Harlesden Protest Police Brutality

After an knife attack on a main street in Harlesden, a van load of police arrived and began questioning people on the street. Among them was a young black man who they had seen smoking cannabis and who, perhaps because of this was, was a little disturbed to be surrounded and questioned by police.

The scene of the police crime

What happened next was recorded on the phone of someone standing just a couple of yards away in a small crowd that had gathered around the group. They were protesting that the police were arresting him, and doing so with quite unnecessary force, with one officer viciously kicking him as others tried to handcuff him. And then, when he had been cuffed and was being held face-down on the pavement, clearly under control, another officer came up and sprayed him in the face from close range with CS gas.

Although force is often needed in making arrests, particularly when suspects are not cooperative, this very clearly went far beyond what was necessary. Both the kicking and the use of CS gas were clearly intended to inflict pain rather than to assist in the arrrest. The video went viral, and North West London Stand Up To Racism called an emergency protest at the site of the arrest, seeing the incident as a clear case of racist policing.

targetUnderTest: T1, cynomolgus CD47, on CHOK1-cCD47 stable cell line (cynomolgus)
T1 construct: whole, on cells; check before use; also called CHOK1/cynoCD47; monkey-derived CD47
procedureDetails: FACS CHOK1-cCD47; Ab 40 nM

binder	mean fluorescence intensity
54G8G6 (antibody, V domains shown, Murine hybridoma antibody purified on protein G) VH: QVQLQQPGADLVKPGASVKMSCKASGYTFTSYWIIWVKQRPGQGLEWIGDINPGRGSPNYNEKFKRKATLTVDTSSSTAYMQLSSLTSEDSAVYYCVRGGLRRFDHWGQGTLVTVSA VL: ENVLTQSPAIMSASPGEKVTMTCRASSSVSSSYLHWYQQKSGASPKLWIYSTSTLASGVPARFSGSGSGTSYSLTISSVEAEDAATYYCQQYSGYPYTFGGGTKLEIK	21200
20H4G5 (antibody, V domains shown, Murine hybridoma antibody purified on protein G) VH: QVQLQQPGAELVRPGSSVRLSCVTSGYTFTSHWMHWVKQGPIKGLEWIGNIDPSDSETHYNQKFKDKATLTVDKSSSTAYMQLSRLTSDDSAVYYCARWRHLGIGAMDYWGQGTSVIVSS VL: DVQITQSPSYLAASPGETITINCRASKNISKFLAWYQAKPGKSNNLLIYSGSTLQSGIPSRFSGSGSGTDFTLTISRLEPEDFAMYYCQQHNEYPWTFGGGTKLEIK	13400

The man arrested was shortly afterwards de-arrested, having clearly no link at all to the knifing the police were there to investigate – and which their attack on this unfortunate man made it much less likely that they would find any evidence.  Not only was it racist policing, it was also something that was counter-productive in the investigation of the crime and corrosive to police-community relations.

It was dusk as the protest began, and soon got darker, but I persisted in working by what ambient light there was. Quite a few pictures were ruined by subject movement but few if any by camera shake, so this was a situation where image stabilisation would not have helped, although faster lenses would have come in useful.

The arrested man’s mother spoke briefly at the protest but requested that we did not photograph her. Others were happy to be photographed, and some actually requested I take their pictures.

When people ask me not to photograph them, I generally assess both the situation and the public interest if any in taking their pictures before accepting their request. In this case I was happy to agree. Of course in general in the UK we have the right to photograph anyone in a public place like the street, and even in private places we can generally take pictures although publishing them might be an offence. But there are times when it isn’t appropriate to stick up for our rights, and where a little humanity makes more sense, and this was one.

Harlesden Protest Police Brutality

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